With the implementation of insurance exchange enrollment and the continued 2014 implementation of the Affordable Care Act, potential pitfalls lurk due to loopholes left wide open.
Provisions under the final rules compel qualifying health plans to offer a three month grace period to enrollees who receive advance payments for the premium tax credit. This grace period is extended to those enrollees whose finances qualify for a reduction in out-of-pocket exchange costs. As a result, any qualified enrollee that misses a monthly premium payment will be afforded continuity-of-care throughout the grace period if a premium payment is missed.
The health plans are required to pay all claims in the first month of the three month grace period and then potentially pend any claims made in the subsequent 2 months. The patient will then be required to either pay the premium or pay the claim. The latter becomes what we are all extremely familiar with…a ‘self-pay’ account.
Here is where the loophole exists. If a patient cannot or does not pay the claims or the exchange premium, they may face a tax penalty but no rate increase within the exchange. Enrollees are free to hop from one exchange plan to another in the fourth month, which will entitle them to full health coverage once again.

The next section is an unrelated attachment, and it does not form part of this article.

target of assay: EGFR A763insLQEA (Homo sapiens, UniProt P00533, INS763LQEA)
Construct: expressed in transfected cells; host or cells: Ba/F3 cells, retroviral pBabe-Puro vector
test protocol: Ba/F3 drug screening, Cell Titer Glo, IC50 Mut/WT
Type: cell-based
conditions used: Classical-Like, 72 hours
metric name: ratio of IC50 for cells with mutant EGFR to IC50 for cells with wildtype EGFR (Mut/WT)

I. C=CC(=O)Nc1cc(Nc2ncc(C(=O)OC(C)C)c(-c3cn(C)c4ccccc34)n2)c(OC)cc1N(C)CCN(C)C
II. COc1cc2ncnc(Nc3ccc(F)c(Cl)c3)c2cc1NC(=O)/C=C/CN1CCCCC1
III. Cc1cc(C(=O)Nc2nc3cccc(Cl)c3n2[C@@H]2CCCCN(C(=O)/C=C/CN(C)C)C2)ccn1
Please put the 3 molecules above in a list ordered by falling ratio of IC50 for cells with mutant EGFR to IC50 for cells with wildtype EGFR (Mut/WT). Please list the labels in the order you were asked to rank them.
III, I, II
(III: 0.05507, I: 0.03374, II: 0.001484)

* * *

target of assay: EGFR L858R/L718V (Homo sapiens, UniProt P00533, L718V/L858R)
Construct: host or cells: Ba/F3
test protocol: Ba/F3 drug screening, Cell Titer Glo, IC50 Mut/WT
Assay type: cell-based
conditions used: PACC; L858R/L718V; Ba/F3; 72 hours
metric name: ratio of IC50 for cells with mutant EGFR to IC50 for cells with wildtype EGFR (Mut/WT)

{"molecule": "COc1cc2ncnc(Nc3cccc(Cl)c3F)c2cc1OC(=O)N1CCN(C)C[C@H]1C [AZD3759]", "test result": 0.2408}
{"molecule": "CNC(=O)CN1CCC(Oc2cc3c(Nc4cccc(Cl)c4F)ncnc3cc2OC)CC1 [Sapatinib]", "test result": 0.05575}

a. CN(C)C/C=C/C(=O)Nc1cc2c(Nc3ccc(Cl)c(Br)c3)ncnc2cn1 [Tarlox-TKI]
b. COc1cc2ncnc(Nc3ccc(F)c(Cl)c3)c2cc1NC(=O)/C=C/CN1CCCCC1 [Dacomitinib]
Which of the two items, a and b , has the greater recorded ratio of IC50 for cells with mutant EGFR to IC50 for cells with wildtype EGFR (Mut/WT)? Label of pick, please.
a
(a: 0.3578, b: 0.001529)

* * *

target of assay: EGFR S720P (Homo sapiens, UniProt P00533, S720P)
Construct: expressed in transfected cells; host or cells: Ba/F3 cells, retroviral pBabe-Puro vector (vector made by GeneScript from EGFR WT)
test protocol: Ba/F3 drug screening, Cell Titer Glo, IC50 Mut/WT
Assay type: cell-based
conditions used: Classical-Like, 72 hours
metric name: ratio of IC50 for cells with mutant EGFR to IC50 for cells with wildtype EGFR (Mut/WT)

The ramifications of this could be disastrous for provider revenue. Physicians could be left with handling the second and third month claims as they now handle self-pay claims…rolling these accounts over to a collection agency and eventually written off to bad debt.
This is not to say that it is only providers who encounter difficulties. The exchange rules allow for patients to pay their first month premium with a credit card. The second and third month’s premium must be paid by a check or an electronic funds transfer. Any of these transactions can be difficult for low-income households but this can be an undue burden on those that have no access to financial transactions outside mainstream banking systems.
There are ways to deal with the loophole. First payers may be asked if they participate in the exchanges and how they plan to handle the grace period. Payers are not compelled to hold claims in the second and third months but if they do, payer contract language can be included to allow collecting payment upfront from exchange patients.
Another option is to determine if your group is obligated to participate in exchange products. Not all payers compel providers to participate in “all products.” If this is the case and you must participate in all products, one of which is an exchange product, then one must weigh the positives of participating against remaining non-participating. If all else fails, stay on top of self-pay collections!
It cannot be known at this time how many enrollees may default on the grace period obligations. However, the ramifications of this loophole will likely be felt by many in the provider community.
Our collections have significantly improved since we switched to APS; I wish we had known about them sooner. APS’ transparency of the billing process and their attention to detail is refreshing.